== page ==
The key is to recognize that when people attack you on social media, it’s not really a personal attack – at least, not usually. They don’t know you; they are looking for a way to channel anger about who knows what. It is much easier to hate on something from the privacy of your home/Twitter account than it is to go up to someone and let her know exactly what you think.

woman holding cup wearing tank top sitting on bed
Photo by Bruno Cervera on

I almost always recommend that people ignore the trolls. By engaging, you are giving them ammunition. In the blog post scenario, what could I really say about myself or Kourtney K. that would change their minds about what they wrote? Better to let it be and have everything blow over until the next celebrity parent scandal.

The feedback I got from my blog post was definitely not constructive; however, there are some occasions when comments may be hurtful but they still deserve a response. The key to generating a successful customer service response is to remain professional and make sure you are expressing empathy. Use facts to explain a situation, and don’t try to diminish the customer’s anger over something. Don’t get overly defensive; you can share your true thoughts later to your best friend or, better yet, take a deep breath and let it go.

I like to save my more generic responses and then cater them to individuals. It can be a lot of work to generate an effective response and it is helpful to have templates.

You can also ask a couple of people to read your response over and provide feedback; but you don’t want your answers to be overly polished to the point where they seem fake.

A lesson that I’ve learned the hard way is that you should always move the conversation to a more private space, such as your DMs (direct messages). Yes, it is possible that your customer will screenshot your messages – always write with this in mind – but it is less likely. Keeping things public gives additional bait to the customer to continue his or her public criticism.

Another point: some criticism is good. It means that people are so deeply invested in your brand that they have a powerful emotion about something. If everyone is indifferent, that is bad news.  In the case of this Kardashian blog post – holy cow – I was like 24 years old and receiving national attention. (Not to toot my own horn … that may have been my peak as a writer!)

If the hate is weighing on you, take a break and reconnect with the real world. Take it from me: a 15-minute walk in sunlight can be completely mood-altering.

Is Anyone Out There? Making Social a Two-Way Conversation

You’ve created a social media strategy, and you’ve started posting content, but you’re getting radio silence from the outside world. Sound familiar?

You are not alone — this is a common problem. But that doesn’t mean you should get discouraged. Starting the conversation just takes some (additional) work.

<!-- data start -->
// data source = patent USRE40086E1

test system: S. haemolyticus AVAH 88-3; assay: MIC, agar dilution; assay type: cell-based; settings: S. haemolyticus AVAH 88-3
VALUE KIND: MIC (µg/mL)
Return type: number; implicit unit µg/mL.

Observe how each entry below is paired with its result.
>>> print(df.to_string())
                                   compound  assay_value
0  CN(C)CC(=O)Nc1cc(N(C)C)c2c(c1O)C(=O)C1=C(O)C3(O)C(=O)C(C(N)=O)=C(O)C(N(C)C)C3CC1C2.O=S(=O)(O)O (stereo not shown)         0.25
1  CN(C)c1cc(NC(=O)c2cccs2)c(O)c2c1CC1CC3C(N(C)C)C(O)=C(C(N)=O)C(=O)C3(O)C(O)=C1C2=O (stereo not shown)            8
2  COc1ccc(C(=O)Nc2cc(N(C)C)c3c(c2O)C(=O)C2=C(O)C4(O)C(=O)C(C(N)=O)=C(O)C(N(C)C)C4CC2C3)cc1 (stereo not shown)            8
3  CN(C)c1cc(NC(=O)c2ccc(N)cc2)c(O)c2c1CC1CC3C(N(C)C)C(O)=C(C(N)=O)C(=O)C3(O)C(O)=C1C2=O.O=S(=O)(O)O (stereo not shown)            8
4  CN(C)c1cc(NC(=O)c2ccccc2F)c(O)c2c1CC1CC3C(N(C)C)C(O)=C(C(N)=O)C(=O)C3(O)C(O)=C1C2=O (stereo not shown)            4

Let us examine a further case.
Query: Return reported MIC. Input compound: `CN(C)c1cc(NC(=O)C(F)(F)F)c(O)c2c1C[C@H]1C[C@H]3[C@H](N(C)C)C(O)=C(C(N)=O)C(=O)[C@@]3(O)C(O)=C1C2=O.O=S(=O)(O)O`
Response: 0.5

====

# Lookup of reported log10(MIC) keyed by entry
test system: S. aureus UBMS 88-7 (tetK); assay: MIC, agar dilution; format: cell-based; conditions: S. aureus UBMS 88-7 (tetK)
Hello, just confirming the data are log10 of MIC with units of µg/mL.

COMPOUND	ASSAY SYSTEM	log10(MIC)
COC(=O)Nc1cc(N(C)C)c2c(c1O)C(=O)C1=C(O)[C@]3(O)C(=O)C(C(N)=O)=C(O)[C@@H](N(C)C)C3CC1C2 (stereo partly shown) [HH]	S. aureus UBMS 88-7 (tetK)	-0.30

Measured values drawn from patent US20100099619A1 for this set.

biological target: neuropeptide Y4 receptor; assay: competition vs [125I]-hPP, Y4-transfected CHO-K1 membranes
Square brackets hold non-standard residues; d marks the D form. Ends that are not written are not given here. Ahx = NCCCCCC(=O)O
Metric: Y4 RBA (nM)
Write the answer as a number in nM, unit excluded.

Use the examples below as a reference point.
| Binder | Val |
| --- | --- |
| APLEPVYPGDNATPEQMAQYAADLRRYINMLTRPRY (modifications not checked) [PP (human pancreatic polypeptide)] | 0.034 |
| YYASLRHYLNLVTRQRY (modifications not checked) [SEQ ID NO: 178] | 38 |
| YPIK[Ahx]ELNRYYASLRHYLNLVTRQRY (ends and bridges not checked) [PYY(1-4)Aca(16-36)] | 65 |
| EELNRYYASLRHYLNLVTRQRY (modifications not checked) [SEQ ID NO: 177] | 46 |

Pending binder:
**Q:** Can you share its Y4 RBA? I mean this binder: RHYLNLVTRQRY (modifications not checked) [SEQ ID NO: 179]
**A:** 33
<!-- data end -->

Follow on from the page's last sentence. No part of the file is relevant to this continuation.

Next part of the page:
Here are some easy ways you can get the social conversation flowing:

Build offline relationships, too.

Even in our increasingly digital world, you cannot underestimate the value of building relationships IRL (in real life). How you do this is going to largely depend on your brand. As an individual, you can attend conferences and go to networking events. Social is a great way to deepen the relationships that you establish offline.

Keep it simple.

Chances are good that no one is going to find inspiration from a social media post to fill out a 10-minute survey (unless they are really bored – sorry!). They are more likely to write a brief comment directly underneath the post (no clicking necessary), which is still valuable.

selective focus photography of woman using smartphone beside bookshelf
Photo by on

Host a contest/giveaway.

People like winning/getting things. I would advise against running too many of these, because you want your social media presence to have a deeper meaning than simply “hey, win these things!”

Remind your audience to say hello.

If your DMs (direct messages) are looking a little light lately, it can’t hurt to let your followers know you’d love to hear from them. Again, doing this too frequently looks a little desperate, but an occasional reminder that you are welcoming messages and will respond to them can be inviting.

Initiate the conversation.

Show that you care by going on prospective (or current) followers’ profiles and liking and commenting on their posts. I highly recommend that you read Gary Vee’s advice on building an Instagram following. It really applies to any platform: comment on someone’s profile and that person is more likely to comment on yours. Join a Twitter chat. Comment on someone’s Facebook Live video. Make the first move.

On that note, I invite you to contact me at any point. Had to sneak that in there 😉